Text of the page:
MARTIN: Let's talk about Sudan. This week, President Bush announced that he is imposing stiff economic sanctions against Sudan and that he is going to press the United Nations for additional action to end the violence in Darfur -violence, by the way, which he took pains to call genocide. He said that was its rightful name. Why did the president take these steps now?

Dr. FRAZER: Well, it's important because there's been repeated bombings taking place in Darfur over the month of May - repeated bombings in all three states of Darfur. And we - President Bush is certainly making this assessment on the need for greater pressure on this government to resolve the crisis in Darfur based on the actions on the ground.

When we look on the ground, we have continued bombings. We have a continued harassment of humanitarian aid workers in terms of getting assistance to the people in Darfur. The government of Sudan has rejected a U.N. peacekeeping operation, which would certainly help create more stability and bring - in the lawlessness which is taking place in Darfur. So the president is basing the extension of new sanctions on the facts on the ground.

MARTIN: China has continually opposed sanctions. Their representatives continue to say that expanding sanctions only makes the problem more difficult to resolve. What steps is the U.S. government prepared to take to bring pressure on China to support some kind of expansion of sanctions in Sudan or to bring other pressures to bear on this country?

Dr. FRAZER: Well, we're in constant dialogue with the Chinese, and we have seen the change in their stance. China, I will remind you, has never vetoed a Security Council resolution on Sudan, and so we would expect their cooperation again on the sanctions resolution. And so it's a matter of continuing to work with them, to have dialogue with them and to see the evolution of their position.

And frankly, as you bring the record to them about Sudanese action, even as it says to them in their bilateral discussions that it's prepared to accept, you know, humanitarian - you know, provide humanitarian access; it's prepared to accept a more robust African Union forces - when it acts to the contrary, when it actually bombs the site where the rebel commanders are trying to meet who are going to be part of peace negotiations, you see the actions being counter to what the government of Sudan is saying. We have to bring that record to the Chinese and show them that the government is actually putting the Chinese in a more difficult position.

MARTIN: What are the prospects for success at the U.N.? Do you think that if multilateral action is called for, if the U.S. continues to press for that, do you think that they will be successful?

Dr. FRAZER: Well, we're certainly going to work to try to make them successful. We want a strong resolution - probably in the process of negotiation, others will have input into the nature of that resolution, but we will work very hard.

We - you know, this is of high priority to President Bush, to Secretary Rice, so all of America's political capital will be brought to bear to try to get these sanctions - to get these sanctions accepted multilaterally.

The issue here is that there are those who continue to say that, well, President Bashir, there's a process of negotiation, and we need to continue the negotiation. We don't need sanctions. But you can do talking, which is negotiation, but then you have to look at what he's actually doing on the ground.

And what he's doing on the ground is continuing that same behavior that the world community has said is unacceptable. And so we need to bring concrete pressure, not just words, to try to get President Bashir and his government to act responsibly in Darfur.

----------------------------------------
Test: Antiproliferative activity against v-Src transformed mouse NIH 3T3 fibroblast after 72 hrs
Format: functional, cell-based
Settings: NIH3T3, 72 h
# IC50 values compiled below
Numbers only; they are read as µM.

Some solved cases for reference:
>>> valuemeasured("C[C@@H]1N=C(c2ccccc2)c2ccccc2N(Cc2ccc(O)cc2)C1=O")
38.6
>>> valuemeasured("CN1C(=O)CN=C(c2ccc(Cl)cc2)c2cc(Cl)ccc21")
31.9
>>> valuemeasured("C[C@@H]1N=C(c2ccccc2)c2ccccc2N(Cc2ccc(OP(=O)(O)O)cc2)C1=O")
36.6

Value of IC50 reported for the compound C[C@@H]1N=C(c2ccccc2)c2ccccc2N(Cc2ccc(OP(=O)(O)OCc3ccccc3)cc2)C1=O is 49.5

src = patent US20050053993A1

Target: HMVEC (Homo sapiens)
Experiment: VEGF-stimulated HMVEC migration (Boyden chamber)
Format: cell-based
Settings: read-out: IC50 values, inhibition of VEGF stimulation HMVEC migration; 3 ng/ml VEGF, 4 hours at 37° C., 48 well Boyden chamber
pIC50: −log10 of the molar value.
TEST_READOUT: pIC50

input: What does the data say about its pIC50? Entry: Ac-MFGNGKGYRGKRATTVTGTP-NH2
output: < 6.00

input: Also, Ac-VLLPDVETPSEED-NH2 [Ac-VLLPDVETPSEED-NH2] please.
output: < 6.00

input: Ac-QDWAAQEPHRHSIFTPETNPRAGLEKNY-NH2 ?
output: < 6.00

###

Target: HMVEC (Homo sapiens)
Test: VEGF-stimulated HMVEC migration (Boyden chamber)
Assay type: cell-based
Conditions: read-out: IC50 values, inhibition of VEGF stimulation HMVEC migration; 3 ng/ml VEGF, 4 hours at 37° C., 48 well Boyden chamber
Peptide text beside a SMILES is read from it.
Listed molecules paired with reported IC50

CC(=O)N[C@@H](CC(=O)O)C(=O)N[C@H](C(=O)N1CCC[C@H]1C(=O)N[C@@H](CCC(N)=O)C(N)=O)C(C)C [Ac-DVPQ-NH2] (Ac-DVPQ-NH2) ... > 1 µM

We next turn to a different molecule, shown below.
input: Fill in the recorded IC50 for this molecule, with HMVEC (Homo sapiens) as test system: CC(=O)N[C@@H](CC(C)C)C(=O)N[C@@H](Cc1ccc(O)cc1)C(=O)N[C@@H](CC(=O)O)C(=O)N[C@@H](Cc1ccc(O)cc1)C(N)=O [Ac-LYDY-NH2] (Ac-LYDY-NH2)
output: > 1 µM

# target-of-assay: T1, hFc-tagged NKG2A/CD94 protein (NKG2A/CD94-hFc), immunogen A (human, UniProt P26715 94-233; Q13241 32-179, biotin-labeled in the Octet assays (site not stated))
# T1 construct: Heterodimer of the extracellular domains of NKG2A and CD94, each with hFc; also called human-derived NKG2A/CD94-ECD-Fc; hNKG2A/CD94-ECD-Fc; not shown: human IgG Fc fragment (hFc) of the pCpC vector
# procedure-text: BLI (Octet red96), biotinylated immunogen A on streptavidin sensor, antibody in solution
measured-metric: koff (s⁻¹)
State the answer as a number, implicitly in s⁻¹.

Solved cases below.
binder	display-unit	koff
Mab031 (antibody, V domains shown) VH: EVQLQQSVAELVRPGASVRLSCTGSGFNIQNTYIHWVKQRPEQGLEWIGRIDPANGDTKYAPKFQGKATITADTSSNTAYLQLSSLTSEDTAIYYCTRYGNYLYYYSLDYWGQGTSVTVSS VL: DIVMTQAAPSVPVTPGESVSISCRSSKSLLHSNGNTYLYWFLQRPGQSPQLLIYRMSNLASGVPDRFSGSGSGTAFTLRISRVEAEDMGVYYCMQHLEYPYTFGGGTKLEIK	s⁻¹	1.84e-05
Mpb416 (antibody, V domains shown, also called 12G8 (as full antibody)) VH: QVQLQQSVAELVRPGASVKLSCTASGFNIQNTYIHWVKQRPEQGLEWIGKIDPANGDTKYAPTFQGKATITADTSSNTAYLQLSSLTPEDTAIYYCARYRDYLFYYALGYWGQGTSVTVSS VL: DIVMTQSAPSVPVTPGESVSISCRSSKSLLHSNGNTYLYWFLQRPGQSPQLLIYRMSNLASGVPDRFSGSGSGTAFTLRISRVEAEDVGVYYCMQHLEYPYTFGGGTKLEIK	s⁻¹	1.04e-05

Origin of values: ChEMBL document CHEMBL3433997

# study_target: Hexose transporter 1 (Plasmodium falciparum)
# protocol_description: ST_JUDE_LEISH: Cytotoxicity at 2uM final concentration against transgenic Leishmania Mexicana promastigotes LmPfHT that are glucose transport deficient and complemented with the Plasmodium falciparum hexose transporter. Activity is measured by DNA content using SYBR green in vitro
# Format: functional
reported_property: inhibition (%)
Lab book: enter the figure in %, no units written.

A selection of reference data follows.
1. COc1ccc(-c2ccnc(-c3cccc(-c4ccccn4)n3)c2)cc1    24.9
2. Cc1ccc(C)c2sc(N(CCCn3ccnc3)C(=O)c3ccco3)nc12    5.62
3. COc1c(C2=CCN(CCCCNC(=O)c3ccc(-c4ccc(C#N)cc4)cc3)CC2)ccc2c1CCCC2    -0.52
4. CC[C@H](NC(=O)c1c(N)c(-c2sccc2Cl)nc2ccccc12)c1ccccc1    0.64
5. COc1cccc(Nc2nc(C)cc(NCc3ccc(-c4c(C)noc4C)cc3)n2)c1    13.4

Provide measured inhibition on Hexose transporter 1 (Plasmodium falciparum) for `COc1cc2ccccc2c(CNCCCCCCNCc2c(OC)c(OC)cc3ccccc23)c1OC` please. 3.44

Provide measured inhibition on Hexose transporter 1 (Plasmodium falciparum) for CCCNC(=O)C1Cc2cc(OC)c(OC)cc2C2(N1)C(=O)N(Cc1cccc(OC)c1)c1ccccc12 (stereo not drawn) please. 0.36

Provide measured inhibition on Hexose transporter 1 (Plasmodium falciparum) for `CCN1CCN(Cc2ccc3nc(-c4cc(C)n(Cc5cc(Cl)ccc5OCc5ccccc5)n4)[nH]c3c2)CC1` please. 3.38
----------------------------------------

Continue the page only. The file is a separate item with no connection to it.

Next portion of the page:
MARTIN: Activists in this country have appreciated the president's rhetorical stance in regard to Darfur, but they've continued to say that the U.S. has done too little to stop the violence, to intervene in the violence. And that, I think further, we'll say that this is probably not going to be that effective. What would you say to that?

Dr. FRAZER: Well, I'd say two things to it. The United States has been a leader in terms of trying to keep world attention on Sudan and on Darfur and in providing the concrete assistance that has allowed the African Union peacekeepers to be there by building the camps for them, as well as the majority of the humanitarian assistance that's going to the people of Darfur. So we've backed our words with our actions.

Bringing more pressure to bear on the government of Sudan does require multilateral action. And I think most people would want us to continue to work through the United Nations and to work with, you know, the African Union, the European Union and others. It's very difficult to get that additional pressure if the African Union itself is acting as a shield to, you know, for the government of Sudan, or the U.N. is moving very slowly in its process.

And so we're working with implementing agencies - the A.U. and the U.N. - and we're also working with many governments, the Arab League, you know, Egypt, Saudi Arabia, China and others. And so you do, in that process, require some compromise. But we're pushing; the U.S. government is resolute in trying to bring about an end to this crisis, and we will continue to work with all of these countries and these institutions to try to bring that about.

MARTIN: Assistant Secretary of State for African Affairs Jendayi Frazer, thank you so much for speaking with us today.

Dr. FRAZER: Thank you very much, Michel. I appreciate it.

(Soundbite of music)

MARTIN: Just ahead, another view on President Bush's Sudan policy from John Prendergast. He's a former Clinton administration official who says President Bush has never made Darfur a priority.

Dr. JOHN PRENDERGAST (Africa Policy Expert, International Crisis Group; Author): The sad fact is, despite the rhetoric, this is a tier-two issue. And they reserved their leverage for tier one issues like Iran and Iraq and North Korea.

MARTIN: That's coming up next on TELL ME MORE.

(Soundbite of music)

MARTIN: I'm Michel Martin. The conversation continues on TELL ME MORE from NPR News.